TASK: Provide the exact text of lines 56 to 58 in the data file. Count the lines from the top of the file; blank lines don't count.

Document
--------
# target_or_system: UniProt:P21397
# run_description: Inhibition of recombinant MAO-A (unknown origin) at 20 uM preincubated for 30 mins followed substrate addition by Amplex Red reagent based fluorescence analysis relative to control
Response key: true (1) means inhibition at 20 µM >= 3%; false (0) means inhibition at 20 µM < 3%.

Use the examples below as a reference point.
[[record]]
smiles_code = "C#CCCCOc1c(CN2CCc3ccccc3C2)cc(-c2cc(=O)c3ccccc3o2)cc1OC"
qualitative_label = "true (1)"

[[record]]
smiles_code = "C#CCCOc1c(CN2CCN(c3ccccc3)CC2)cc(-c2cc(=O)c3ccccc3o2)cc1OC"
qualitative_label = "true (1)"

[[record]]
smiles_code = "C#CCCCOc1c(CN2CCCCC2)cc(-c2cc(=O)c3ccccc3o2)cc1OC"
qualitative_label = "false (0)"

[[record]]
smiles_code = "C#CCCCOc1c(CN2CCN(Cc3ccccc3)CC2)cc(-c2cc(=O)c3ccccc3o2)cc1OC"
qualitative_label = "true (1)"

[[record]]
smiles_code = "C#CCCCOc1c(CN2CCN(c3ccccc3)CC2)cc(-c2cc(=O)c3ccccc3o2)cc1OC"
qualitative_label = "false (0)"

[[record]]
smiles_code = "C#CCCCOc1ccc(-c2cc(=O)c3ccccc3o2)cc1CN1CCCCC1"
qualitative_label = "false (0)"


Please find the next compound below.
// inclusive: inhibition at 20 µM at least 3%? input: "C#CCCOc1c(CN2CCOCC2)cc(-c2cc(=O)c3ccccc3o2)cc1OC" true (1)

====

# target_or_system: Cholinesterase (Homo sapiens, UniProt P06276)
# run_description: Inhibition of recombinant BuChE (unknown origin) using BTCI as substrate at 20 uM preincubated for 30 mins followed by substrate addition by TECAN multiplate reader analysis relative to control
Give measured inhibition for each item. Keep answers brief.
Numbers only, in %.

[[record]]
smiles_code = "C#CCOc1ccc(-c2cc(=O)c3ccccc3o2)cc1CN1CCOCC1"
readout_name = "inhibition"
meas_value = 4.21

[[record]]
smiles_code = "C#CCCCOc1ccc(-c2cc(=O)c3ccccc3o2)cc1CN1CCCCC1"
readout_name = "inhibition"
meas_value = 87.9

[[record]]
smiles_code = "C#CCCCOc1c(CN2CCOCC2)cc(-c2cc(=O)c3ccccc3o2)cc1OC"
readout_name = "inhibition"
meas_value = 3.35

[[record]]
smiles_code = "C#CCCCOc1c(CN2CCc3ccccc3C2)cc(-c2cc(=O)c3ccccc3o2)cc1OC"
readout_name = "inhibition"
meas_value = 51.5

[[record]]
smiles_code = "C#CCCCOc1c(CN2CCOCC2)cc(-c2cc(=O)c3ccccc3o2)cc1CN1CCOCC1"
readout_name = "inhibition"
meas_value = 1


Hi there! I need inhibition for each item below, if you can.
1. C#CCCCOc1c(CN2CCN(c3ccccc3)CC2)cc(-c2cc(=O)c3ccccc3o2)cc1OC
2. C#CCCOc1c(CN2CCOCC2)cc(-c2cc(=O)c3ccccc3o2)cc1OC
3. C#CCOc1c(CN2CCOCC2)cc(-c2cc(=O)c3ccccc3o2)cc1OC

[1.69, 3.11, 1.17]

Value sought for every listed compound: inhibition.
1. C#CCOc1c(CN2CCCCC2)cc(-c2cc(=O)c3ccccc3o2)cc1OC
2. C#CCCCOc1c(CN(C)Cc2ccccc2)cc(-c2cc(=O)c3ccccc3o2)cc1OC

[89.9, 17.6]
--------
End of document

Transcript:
1. C#CCOc1c(CN2CCCCC2)cc(-c2cc(=O)c3ccccc3o2)cc1OC
2. C#CCCCOc1c(CN(C)Cc2ccccc2)cc(-c2cc(=O)c3ccccc3o2)cc1OC

[89.9, 17.6]